Tom Ricketts is a smart guy.
No, that's not the judgment here.
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In fact, it's too early to make that call and so far there's not a lot of evidence to support the aforementioned opinion.
Actually, he's mostly made mistakes since taking ownership of the club, and so many of them were so easily avoidable.
But people want to believe he's a smart man, and perhaps he's just that.
Maybe he's a smart guy who's simply had a bad few years, and the firing of GM Jim Hendry is the first step in turning around an ugly streak of defeats as Cubs owner.
A few days ago I found notes of some conversations from October 2006 with people like Don Levin, who knew then that the Cubs would be for sale.
Groups began to form, syndicates were discussed, dollar totals were thrown against the wall, and specific plans were put in place for a lightning-fast transition.
The new owners wanted to be completely prepared and hit the ground running.
Four years and nine months later, Tom Ricketts made his first big Cubs decision.
The notion that he needed time to figure things out and survey the landscape before so much as finding out who worked for him remains as absurd a defense as any that has been spit into the wind thus far.
It took Ricketts about 15 minutes to raise ticket prices after he took over the club and less time than that to try to move spring training to Florida, so it's nothing short of naive to believe he had to watch people work before he could make any decisions.
He knew what he had. He liked what he had. He kept all that he had.
And then he did it again for a second year.
He's still enamored of Crane Kenney, believes he's the Cubs' gift to baseball and intends no change along those lines, despite the fact that Kenney is nearly as culpable as Jim Hendry.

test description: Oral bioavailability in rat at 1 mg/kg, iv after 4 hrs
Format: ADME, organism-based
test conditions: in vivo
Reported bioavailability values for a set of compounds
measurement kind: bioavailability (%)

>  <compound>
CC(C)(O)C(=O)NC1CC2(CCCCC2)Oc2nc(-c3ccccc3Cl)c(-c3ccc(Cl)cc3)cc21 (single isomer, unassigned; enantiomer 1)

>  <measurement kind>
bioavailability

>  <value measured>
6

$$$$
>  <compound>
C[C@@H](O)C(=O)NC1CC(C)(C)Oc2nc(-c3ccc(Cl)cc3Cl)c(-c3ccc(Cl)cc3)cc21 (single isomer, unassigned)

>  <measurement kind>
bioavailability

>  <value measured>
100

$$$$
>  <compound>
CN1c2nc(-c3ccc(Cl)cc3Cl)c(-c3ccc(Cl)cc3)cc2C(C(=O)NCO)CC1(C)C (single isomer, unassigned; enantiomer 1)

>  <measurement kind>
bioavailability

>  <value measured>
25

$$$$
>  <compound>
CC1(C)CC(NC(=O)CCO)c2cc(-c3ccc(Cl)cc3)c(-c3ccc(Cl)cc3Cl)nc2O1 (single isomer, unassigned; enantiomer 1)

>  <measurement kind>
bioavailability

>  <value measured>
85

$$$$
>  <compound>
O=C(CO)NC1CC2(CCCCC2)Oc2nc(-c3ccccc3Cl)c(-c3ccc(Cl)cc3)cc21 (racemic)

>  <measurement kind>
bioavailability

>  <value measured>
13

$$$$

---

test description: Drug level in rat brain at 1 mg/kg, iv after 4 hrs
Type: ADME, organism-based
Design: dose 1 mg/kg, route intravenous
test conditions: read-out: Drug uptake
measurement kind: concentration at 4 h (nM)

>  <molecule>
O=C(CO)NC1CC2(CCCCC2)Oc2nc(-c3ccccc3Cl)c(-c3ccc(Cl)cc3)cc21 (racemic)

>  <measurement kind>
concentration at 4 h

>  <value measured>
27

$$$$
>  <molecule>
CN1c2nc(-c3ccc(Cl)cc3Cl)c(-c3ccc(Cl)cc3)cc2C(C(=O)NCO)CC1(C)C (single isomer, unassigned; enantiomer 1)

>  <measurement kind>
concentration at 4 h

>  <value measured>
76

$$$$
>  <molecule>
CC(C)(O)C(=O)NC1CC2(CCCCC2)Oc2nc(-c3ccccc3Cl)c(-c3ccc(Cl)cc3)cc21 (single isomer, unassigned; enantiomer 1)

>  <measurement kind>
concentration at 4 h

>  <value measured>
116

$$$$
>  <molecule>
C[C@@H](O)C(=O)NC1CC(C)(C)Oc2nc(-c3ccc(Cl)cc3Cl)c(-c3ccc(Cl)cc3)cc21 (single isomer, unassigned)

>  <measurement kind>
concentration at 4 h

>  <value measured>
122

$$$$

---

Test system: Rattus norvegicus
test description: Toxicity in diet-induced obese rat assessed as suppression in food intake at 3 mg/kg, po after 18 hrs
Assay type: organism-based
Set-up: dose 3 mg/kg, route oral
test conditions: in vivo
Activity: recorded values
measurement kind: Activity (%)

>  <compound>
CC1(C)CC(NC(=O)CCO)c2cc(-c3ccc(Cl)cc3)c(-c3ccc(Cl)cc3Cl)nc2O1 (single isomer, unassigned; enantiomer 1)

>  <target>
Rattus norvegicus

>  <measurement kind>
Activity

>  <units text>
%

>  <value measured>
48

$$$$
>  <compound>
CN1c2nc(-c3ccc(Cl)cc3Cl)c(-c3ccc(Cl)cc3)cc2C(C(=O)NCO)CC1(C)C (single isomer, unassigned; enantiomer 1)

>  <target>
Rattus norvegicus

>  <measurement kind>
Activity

And yet we're told that Tom Ricketts is a smart man.
On the positive side, he finally has made one crucial change in management, and he just spent more in this year's draft ($12 million) than the Cubs spent on the previous two drafts combined, and that doesn't even include $7 million on international free agents.
These are two essential moves, akin to a two-game winning streak when you're a dozen games out and 20 under .500.
It's a start, and it gives people something to feel good about, but there's a big hole to climb out of and a lot to prove.
Maybe the next important thing to happen would be for someone to tell Ricketts the truth about Wrigley Field.
To this point, it's unclear if anyone who works for or around Ricketts tells him the truth about anything, but someone ought to be realistic about the future of the Friendly Confines.
The reality is he'd be better off moving to the suburbs and building himself a Wrigley replica with modern toilets and enough seats, concessions, parking and advertising to support his team through the bad times and lift it up during the good.
Few want to see the team leave the North Side shrine, but it might be foolish to pour hundreds of millions into restoration, and rebuilding it from scratch on site is probably cost prohibitive.
If Pat Quinn shuts the doors at Arlington Park by denying the track slots, that's a prime piece of land right there off Route 53 just perfect for a new ballpark.
At the very least, Ricketts ought to use moving out of the city as a threat because he has zero leverage right now in dealing with Chicago, and he hasn't gotten very far in drumming up support for public financing during this economic misery.
Kenney is his team president and business expert, and to this point his business expert hasn't advanced the cause much as it relates to refurbishing Wrigley Field.
Taking control of his stadium situation would give Cubs fans one more reason to be confident in an owner who thus far -- at least until last week -- has appeared to be much more the hapless victim than powerful leader.
But lest we forget, he's on a two-game winning streak, and championships, after all, have to start somewhere.
Here's hoping this is the beginning of something big -- and that Tom Ricketts is as smart as his friends and family say he is.
•Listen to Barry Rozner from 9 a.m. to noon Sundays on the Score's "Hit and Run" show at WSCR 670-AM. Follow him @BarryRozner on Twitter.